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Childhood strokes linked to whiplash, other traumatic injury


Throughout May — stroke awareness month — Johns Hopkins Children’s Center neurologists are sounding the alarm for parents about a common myth: that children don’t suffer strokes. In fact, nearly 3,200 children have so-called brain attacks each year, and half of them end up with permanent neurological damage, according to Lori Jordan, M.D.

“Strokes in children may occur even more often than brain tumors,” says Jordan, “but unlike cancer, sadly, strokes in children are sometimes not recognized and treated, or at least not as early as they should be.”

While some childhood strokes are linked to congenital and genetically caused heart and blood vessel abnormalities, as well as to blood disorders and viral infections such as chicken pox, an important — and largely unrecognized — risk factor is a tear or other traumatic injury to arteries in the neck or spine.

“Carotid or vertebral artery injury can lead to small tears, which generate blood clots that travel to the brain and cause a fourth of all strokes in children,” Jordan says. A common cause of such stroke-inducing neck trauma is whiplash sustained during a car accident. Other causes include injuries from high-contact sports. Symptoms of neck trauma are neck pain on one side, accompanied by a one-sided headache, possibly with numbness and weakness on that side of the body. Contraceptives and other hormones also increase the risk of blood clots that can break off and get to the brain.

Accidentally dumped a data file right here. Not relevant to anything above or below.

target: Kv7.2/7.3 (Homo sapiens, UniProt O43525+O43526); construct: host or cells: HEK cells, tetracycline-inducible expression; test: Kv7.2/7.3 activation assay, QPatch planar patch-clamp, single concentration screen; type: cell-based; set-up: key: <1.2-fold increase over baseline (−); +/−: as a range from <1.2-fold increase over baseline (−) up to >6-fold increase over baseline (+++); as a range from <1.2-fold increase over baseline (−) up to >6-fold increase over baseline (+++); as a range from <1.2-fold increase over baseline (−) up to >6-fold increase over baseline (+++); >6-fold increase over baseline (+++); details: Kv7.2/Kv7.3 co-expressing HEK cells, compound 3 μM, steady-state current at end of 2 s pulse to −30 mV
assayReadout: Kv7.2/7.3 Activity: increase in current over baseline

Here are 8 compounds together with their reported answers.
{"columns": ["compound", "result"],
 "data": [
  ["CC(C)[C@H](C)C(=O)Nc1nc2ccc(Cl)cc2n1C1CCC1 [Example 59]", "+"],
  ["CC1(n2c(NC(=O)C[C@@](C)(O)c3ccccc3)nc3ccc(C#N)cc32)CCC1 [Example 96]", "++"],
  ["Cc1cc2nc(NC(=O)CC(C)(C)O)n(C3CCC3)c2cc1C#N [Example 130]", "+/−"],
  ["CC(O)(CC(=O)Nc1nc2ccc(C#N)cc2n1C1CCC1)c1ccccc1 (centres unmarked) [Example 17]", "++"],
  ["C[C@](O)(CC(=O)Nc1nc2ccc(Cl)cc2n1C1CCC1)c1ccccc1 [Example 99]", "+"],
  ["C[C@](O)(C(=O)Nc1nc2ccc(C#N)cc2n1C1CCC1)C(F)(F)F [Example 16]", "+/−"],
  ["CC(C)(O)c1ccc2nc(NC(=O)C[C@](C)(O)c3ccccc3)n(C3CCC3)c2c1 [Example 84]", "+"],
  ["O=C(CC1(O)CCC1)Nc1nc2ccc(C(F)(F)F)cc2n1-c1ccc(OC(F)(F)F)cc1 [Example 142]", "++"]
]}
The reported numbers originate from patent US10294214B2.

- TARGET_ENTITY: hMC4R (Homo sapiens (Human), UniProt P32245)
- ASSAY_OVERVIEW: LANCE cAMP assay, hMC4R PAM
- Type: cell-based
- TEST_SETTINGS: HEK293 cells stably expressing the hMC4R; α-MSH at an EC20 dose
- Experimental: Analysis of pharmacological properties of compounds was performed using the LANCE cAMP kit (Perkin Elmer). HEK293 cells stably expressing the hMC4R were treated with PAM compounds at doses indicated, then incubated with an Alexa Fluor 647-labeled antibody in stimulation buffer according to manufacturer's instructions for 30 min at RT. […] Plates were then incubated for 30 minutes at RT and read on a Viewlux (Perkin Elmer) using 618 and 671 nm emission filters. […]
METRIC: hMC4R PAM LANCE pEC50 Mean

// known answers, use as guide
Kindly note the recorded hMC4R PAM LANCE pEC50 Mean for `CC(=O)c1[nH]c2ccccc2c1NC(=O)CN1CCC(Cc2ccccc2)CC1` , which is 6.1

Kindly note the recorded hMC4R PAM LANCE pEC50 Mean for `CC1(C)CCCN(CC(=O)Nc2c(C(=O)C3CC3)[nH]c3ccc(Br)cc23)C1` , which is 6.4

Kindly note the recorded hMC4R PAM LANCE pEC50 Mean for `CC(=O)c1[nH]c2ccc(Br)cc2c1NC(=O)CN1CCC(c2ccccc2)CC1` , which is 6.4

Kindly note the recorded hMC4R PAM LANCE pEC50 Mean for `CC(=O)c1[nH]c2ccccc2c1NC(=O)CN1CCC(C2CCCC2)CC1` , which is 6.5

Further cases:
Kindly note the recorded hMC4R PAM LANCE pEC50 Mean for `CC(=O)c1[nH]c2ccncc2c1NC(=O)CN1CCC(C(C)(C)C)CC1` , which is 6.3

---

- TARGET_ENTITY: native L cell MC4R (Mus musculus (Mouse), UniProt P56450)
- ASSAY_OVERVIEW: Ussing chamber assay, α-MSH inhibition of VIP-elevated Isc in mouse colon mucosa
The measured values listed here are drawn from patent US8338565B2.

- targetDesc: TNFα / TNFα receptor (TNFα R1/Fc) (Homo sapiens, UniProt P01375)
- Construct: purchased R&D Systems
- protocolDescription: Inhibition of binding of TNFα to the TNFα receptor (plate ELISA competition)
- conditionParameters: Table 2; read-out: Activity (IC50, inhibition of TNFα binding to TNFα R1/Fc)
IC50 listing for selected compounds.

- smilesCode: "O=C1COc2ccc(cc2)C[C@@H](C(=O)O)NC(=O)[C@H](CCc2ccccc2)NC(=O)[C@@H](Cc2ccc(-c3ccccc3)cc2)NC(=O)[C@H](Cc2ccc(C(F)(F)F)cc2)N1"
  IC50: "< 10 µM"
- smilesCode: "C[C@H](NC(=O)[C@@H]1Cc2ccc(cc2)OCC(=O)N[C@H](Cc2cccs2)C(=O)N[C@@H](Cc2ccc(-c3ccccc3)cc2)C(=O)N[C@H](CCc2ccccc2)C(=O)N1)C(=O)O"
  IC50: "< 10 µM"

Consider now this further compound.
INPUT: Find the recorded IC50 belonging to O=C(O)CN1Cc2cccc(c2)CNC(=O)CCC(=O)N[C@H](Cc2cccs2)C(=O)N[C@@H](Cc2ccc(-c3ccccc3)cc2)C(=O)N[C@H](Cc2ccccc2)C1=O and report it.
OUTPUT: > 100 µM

Jordan asks parents, coaches and other caregivers to watch out for symptoms of stroke, which, in addition to blood clots, can be caused by bleeding in the brain after a blood vessel ruptures.

Watch out for:
• Sudden severe headache followed by confusion.
• Sudden weakness on one side of the body.
• Sudden drooping of the face on one side.
• Mental confusion.
• Slurred speech or absence of speech.
• Seizures affecting one side of the body followed by weakness in the affected side.
• Unexplained change in the level of alertness with weakness in one side of the body.

If symptoms occur, consider it a medical emergency, Jordan warns, “and get the child to an emergency room to reduce the likelihood of permanent brain damage.”

The Johns Hopkins Children’s Center has the only pediatric neurovascular center in the region.


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